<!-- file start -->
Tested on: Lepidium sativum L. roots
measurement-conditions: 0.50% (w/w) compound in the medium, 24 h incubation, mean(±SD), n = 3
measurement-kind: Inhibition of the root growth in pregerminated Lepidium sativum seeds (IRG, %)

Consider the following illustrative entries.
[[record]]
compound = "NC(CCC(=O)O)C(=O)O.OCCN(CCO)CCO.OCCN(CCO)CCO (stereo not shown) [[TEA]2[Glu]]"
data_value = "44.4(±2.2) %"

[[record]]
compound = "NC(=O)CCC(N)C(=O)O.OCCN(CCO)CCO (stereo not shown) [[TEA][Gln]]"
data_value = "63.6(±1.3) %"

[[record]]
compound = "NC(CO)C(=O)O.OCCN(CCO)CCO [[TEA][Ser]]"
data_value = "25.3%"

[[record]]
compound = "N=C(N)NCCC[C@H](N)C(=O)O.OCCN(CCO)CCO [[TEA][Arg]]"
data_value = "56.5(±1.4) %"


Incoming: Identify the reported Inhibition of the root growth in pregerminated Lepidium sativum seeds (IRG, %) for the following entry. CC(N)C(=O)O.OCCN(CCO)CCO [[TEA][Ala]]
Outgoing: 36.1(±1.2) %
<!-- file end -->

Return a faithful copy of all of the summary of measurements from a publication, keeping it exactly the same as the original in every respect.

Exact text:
Tested on: Lepidium sativum L. roots
measurement-conditions: 0.50% (w/w) compound in the medium, 24 h incubation, mean(±SD), n = 3
measurement-kind: Inhibition of the root growth in pregerminated Lepidium sativum seeds (IRG, %)

Consider the following illustrative entries.
[[record]]
compound = "NC(CCC(=O)O)C(=O)O.OCCN(CCO)CCO.OCCN(CCO)CCO (stereo not shown) [[TEA]2[Glu]]"
data_value = "44.4(±2.2) %"

[[record]]
compound = "NC(=O)CCC(N)C(=O)O.OCCN(CCO)CCO (stereo not shown) [[TEA][Gln]]"
data_value = "63.6(±1.3) %"

[[record]]
compound = "NC(CO)C(=O)O.OCCN(CCO)CCO [[TEA][Ser]]"
data_value = "25.3%"

[[record]]
compound = "N=C(N)NCCC[C@H](N)C(=O)O.OCCN(CCO)CCO [[TEA][Arg]]"
data_value = "56.5(±1.4) %"


Incoming: Identify the reported Inhibition of the root growth in pregerminated Lepidium sativum seeds (IRG, %) for the following entry. CC(N)C(=O)O.OCCN(CCO)CCO [[TEA][Ala]]
Outgoing: 36.1(±1.2) %